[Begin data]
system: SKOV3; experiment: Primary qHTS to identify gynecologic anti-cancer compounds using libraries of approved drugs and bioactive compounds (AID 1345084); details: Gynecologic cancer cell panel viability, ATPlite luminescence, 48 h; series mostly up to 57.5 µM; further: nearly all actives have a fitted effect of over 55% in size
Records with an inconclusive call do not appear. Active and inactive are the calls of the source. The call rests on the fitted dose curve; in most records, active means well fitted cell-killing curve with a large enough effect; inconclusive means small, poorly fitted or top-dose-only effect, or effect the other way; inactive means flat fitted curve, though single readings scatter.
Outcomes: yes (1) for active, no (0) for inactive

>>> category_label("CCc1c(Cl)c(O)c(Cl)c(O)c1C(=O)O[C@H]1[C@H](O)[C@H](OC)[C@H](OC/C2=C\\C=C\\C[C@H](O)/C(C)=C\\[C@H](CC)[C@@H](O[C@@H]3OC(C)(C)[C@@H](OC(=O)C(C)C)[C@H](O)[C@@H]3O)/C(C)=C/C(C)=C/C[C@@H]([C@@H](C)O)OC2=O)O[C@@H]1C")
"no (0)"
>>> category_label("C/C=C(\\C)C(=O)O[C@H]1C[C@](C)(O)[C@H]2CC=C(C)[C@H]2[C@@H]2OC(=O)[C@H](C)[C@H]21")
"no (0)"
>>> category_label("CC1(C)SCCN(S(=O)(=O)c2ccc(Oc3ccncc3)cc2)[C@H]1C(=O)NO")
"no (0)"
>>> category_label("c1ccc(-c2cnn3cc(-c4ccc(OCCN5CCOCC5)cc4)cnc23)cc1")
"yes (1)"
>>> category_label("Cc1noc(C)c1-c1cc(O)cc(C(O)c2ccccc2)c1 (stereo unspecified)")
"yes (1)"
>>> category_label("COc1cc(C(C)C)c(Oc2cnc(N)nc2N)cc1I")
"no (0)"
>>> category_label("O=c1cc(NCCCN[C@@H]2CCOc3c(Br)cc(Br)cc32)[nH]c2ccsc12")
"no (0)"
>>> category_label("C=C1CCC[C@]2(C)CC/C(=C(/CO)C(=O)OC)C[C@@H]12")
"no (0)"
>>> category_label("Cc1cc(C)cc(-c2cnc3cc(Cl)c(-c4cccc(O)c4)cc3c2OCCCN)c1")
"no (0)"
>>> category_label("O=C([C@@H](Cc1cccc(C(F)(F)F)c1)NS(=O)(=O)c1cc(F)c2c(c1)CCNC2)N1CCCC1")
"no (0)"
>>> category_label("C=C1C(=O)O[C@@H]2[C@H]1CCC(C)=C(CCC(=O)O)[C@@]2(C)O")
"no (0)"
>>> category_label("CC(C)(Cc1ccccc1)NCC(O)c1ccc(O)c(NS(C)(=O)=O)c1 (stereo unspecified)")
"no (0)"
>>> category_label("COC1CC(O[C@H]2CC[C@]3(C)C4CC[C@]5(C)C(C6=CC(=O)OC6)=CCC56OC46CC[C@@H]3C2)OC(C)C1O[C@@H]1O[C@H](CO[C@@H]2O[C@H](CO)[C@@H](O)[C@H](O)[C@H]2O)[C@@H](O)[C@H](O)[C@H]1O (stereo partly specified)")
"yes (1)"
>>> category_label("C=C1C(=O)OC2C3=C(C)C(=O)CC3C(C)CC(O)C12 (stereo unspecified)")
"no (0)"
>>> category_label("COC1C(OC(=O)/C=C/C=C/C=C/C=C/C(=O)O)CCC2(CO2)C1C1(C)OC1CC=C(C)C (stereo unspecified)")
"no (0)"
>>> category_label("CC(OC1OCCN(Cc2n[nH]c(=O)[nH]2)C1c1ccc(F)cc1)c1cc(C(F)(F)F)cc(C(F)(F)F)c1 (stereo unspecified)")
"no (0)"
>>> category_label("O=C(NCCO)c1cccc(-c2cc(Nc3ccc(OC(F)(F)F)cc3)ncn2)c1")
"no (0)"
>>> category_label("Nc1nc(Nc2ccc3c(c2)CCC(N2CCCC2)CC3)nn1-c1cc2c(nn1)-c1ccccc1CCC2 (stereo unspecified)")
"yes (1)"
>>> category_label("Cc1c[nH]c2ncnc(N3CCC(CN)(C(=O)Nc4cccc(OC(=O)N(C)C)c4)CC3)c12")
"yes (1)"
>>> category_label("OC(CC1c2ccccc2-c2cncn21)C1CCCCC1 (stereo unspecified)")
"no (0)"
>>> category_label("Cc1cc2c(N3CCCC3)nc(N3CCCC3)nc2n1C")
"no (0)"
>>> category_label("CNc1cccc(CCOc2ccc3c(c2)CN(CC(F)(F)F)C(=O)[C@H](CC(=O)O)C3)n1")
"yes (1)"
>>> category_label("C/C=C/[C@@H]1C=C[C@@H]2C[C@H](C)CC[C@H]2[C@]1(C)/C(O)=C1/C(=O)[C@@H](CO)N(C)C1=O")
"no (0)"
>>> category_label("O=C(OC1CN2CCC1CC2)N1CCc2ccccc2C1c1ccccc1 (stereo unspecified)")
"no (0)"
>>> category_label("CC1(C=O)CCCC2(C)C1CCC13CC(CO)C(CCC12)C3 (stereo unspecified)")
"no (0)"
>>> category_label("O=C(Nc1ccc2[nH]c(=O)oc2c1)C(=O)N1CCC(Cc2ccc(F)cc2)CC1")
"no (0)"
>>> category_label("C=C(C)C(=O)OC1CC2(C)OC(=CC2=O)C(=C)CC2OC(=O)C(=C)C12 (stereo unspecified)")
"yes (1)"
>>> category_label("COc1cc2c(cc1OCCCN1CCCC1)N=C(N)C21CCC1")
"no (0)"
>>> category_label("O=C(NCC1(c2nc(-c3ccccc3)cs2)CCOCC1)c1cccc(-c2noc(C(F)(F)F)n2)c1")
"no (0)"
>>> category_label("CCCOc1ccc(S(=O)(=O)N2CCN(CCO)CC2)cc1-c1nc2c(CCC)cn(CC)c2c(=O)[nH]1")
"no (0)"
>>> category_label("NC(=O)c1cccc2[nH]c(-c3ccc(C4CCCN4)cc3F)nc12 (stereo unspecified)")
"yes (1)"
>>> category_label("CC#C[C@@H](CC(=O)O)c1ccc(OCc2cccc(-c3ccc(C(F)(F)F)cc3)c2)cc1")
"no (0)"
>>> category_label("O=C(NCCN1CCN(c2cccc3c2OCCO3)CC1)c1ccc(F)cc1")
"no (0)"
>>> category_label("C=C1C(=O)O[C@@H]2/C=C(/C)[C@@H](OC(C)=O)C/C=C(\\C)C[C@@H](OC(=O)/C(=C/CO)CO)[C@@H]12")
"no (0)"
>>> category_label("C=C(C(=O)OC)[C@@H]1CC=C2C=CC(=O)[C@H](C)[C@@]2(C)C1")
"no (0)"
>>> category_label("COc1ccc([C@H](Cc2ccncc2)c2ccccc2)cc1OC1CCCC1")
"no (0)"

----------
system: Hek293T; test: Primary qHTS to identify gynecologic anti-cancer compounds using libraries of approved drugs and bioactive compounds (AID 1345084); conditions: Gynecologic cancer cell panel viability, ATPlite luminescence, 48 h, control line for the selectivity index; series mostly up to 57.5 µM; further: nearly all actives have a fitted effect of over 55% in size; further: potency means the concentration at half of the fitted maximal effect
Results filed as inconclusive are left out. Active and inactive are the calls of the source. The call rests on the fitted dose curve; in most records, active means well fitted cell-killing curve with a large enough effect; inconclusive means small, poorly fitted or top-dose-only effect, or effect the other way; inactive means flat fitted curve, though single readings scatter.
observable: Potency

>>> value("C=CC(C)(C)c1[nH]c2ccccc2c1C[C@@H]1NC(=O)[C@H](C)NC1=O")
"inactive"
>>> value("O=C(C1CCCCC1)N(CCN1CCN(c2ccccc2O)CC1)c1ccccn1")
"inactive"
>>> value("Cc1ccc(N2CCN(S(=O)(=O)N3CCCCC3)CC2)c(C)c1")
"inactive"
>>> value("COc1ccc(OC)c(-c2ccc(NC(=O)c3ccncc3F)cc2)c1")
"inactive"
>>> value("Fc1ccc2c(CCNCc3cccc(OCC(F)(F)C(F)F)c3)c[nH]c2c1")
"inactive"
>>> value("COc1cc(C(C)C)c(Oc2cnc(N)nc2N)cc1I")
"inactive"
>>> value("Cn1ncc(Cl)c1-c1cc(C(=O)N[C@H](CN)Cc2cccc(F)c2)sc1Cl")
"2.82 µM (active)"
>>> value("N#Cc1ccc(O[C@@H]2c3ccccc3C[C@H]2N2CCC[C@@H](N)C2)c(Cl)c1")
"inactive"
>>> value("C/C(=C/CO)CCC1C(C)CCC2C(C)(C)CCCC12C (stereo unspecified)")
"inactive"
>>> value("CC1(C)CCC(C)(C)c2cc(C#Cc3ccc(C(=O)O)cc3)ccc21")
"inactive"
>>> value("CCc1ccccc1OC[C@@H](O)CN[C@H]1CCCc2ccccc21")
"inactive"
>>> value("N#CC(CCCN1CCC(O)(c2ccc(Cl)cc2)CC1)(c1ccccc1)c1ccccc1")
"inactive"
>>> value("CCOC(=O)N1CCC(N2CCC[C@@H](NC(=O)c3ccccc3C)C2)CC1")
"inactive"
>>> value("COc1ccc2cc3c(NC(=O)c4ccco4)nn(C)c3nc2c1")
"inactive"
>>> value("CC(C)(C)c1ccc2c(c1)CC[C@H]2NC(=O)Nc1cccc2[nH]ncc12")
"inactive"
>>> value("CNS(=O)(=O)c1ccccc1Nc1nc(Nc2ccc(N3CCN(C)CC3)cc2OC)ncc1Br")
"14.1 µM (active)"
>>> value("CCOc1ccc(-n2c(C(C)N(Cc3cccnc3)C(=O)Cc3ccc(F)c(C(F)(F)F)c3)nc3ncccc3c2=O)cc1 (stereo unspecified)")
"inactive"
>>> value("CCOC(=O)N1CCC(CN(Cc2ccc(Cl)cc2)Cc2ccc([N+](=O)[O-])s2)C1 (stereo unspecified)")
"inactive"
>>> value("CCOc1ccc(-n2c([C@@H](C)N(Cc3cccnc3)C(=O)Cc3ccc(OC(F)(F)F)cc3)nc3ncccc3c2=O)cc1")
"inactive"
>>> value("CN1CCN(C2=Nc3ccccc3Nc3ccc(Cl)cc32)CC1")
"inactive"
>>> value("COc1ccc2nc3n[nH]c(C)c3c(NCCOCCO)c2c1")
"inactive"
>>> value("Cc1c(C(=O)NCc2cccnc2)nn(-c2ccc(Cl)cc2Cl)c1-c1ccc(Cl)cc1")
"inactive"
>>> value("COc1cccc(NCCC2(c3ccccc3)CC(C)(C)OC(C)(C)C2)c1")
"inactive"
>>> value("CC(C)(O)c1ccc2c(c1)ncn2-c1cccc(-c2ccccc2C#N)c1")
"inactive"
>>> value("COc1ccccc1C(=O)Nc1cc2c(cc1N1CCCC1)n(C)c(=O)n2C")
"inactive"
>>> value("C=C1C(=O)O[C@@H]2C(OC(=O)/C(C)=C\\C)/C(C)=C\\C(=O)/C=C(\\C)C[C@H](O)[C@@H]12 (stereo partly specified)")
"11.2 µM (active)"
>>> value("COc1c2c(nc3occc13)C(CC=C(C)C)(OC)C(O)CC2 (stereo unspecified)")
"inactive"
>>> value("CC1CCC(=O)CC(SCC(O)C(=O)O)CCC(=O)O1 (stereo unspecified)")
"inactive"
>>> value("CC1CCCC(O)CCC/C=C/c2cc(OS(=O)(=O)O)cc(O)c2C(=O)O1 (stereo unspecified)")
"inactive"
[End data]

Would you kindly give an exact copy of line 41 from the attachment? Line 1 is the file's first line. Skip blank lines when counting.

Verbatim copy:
"yes (1)"